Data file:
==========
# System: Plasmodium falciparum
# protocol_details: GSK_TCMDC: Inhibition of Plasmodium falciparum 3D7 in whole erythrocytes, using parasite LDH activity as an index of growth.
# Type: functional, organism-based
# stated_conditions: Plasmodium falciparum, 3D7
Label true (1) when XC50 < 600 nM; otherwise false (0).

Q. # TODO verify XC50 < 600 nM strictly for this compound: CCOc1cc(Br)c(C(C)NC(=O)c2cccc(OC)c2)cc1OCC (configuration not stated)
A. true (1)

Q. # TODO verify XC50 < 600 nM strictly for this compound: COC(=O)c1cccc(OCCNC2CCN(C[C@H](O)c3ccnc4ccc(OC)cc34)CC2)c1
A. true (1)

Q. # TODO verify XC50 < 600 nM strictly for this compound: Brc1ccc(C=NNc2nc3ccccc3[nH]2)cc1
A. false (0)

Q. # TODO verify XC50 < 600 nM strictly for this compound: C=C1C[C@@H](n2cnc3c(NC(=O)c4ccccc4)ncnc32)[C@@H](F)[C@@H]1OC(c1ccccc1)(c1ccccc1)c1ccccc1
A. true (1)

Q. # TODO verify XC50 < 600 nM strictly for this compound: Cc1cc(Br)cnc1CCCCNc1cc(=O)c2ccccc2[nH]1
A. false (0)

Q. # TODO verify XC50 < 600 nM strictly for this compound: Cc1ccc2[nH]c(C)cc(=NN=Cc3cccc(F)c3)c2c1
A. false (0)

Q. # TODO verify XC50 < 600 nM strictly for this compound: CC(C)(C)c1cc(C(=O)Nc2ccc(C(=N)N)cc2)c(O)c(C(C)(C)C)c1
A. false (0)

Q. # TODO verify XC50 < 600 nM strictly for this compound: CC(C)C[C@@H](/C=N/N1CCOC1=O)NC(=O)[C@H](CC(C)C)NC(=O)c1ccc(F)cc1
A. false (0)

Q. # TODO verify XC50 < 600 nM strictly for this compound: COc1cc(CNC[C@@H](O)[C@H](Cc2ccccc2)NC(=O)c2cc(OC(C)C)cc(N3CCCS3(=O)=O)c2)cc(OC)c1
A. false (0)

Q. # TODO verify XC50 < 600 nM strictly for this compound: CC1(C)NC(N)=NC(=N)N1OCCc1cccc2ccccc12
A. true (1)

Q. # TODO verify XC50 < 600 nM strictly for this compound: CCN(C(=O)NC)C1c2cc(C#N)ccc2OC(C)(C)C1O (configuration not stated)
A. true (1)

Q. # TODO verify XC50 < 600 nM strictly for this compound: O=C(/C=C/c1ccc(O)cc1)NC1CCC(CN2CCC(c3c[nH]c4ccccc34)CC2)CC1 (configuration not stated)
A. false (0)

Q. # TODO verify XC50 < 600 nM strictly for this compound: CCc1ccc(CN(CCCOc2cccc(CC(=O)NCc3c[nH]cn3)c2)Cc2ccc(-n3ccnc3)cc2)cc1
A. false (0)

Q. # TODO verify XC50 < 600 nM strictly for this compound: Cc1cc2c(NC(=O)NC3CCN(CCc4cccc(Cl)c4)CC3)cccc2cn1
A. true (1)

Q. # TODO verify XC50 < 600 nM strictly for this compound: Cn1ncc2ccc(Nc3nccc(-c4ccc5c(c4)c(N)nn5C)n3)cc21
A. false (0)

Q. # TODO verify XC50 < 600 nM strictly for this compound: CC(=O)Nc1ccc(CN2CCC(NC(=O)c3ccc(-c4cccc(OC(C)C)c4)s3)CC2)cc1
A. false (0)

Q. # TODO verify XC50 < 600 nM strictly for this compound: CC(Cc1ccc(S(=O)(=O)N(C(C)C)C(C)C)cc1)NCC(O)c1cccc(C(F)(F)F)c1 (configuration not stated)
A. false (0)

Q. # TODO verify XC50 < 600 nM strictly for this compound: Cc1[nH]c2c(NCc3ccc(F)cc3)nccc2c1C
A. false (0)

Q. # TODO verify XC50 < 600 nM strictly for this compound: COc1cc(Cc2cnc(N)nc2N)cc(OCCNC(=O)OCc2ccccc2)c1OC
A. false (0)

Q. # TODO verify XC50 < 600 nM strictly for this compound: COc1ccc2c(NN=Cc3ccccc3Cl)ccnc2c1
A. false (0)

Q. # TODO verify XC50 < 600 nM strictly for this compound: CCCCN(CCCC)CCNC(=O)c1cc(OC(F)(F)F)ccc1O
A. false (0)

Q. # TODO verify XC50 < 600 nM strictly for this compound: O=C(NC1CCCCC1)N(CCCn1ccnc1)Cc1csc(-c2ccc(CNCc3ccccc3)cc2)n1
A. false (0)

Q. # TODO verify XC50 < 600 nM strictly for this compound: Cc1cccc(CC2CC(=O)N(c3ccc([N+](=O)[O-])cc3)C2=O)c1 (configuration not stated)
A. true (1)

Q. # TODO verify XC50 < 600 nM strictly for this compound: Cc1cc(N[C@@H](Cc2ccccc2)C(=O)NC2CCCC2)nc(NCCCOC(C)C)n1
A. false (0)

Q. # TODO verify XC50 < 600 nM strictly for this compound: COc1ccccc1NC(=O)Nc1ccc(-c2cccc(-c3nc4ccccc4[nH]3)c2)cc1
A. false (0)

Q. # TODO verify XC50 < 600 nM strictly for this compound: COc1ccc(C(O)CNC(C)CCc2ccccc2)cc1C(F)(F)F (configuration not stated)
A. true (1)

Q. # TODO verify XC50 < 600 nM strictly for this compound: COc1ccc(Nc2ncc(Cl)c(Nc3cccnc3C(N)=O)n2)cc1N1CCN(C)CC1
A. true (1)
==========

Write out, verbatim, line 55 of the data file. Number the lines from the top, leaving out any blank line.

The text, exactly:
A. false (0)